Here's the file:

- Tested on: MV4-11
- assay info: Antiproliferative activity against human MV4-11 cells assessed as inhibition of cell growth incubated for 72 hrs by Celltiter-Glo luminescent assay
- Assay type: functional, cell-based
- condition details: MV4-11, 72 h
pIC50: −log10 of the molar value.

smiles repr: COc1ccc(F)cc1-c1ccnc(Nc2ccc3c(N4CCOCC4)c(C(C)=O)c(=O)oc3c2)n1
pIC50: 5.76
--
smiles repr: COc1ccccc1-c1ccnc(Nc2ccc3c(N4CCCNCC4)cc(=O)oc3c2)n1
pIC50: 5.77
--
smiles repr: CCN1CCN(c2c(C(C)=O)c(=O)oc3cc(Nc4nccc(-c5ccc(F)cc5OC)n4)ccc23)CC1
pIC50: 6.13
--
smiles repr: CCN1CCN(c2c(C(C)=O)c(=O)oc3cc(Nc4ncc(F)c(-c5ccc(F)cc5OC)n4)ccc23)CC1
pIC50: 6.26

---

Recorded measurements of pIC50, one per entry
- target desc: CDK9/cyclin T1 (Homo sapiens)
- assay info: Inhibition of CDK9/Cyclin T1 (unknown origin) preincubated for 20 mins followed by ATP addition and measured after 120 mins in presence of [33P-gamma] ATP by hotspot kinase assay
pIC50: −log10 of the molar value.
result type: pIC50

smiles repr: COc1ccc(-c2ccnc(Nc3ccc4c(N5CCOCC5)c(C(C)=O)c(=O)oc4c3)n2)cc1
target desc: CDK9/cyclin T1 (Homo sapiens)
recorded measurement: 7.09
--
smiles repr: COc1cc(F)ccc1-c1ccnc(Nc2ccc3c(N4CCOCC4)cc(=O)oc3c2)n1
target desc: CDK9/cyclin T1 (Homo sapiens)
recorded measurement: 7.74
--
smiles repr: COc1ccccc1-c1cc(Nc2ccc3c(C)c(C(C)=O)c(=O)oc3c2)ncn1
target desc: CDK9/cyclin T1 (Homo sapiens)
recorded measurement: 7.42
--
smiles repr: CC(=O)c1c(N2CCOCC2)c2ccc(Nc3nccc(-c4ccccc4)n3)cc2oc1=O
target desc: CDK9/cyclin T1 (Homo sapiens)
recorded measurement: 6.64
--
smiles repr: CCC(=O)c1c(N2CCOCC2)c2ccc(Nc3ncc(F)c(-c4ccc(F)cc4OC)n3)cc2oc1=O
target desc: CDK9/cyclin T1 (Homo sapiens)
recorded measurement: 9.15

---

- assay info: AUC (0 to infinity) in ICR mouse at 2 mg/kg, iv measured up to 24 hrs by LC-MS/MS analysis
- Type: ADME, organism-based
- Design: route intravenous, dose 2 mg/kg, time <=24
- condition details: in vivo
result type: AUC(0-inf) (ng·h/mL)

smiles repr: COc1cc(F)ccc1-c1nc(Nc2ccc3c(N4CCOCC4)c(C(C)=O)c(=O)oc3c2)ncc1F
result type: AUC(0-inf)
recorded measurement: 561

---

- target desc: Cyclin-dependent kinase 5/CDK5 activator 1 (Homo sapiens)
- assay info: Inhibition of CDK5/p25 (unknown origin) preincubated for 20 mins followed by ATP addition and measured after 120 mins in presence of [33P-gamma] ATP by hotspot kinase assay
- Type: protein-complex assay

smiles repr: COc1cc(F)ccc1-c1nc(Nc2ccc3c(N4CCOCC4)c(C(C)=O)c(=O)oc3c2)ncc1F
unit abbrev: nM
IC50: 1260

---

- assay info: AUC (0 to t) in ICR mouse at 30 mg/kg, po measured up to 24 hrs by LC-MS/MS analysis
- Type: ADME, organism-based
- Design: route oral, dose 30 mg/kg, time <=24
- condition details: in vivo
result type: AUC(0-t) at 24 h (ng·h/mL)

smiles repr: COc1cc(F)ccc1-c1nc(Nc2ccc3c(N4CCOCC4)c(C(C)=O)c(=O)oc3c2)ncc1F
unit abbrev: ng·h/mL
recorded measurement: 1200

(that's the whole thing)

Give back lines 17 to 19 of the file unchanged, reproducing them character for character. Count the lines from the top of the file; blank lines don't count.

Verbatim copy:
---

Recorded measurements of pIC50, one per entry
- target desc: CDK9/cyclin T1 (Homo sapiens)